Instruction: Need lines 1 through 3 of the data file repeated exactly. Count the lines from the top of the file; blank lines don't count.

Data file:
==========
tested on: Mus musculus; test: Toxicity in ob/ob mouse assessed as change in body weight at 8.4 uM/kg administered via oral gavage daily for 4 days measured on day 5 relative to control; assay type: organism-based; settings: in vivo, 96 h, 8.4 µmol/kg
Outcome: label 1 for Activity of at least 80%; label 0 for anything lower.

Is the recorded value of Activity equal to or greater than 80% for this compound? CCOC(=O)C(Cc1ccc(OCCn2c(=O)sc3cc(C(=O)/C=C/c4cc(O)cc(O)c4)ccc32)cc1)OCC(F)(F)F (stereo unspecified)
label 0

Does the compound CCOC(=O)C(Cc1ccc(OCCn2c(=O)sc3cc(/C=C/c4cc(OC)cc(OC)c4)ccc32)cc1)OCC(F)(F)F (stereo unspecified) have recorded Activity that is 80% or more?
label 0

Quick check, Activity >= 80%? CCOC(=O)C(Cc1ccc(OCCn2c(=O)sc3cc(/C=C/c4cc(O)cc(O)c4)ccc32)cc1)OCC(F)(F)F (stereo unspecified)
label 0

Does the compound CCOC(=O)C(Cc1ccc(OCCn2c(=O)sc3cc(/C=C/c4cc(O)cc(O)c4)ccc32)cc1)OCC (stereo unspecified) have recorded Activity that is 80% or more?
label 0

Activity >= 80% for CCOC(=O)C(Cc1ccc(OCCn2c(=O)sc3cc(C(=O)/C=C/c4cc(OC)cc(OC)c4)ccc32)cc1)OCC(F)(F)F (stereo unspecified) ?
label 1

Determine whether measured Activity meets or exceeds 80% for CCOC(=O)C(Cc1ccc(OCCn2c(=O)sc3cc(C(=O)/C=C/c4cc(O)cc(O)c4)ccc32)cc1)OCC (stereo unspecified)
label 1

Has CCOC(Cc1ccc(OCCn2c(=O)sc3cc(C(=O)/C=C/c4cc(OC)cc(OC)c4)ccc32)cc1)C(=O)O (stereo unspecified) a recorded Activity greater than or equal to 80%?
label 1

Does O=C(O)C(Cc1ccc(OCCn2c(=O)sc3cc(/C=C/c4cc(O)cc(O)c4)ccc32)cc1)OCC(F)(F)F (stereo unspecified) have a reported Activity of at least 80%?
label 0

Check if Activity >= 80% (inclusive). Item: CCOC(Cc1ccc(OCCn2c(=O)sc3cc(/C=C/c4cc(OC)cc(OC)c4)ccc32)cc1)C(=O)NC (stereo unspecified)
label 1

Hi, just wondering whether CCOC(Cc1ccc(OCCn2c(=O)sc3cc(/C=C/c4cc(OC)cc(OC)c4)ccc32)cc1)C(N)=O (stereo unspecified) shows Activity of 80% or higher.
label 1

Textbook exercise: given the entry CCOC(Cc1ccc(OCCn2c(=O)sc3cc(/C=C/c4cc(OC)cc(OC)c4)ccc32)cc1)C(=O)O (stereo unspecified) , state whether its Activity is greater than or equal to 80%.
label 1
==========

tested on: Mus musculus; test: Toxicity in ob/ob mouse assessed as change in body weight at 8.4 uM/kg administered via oral gavage daily for 4 days measured on day 5 relative to control; assay type: organism-based; settings: in vivo, 96 h, 8.4 µmol/kg
Outcome: label 1 for Activity of at least 80%; label 0 for anything lower.

Is the recorded value of Activity equal to or greater than 80% for this compound? CCOC(=O)C(Cc1ccc(OCCn2c(=O)sc3cc(C(=O)/C=C/c4cc(O)cc(O)c4)ccc32)cc1)OCC(F)(F)F (stereo unspecified)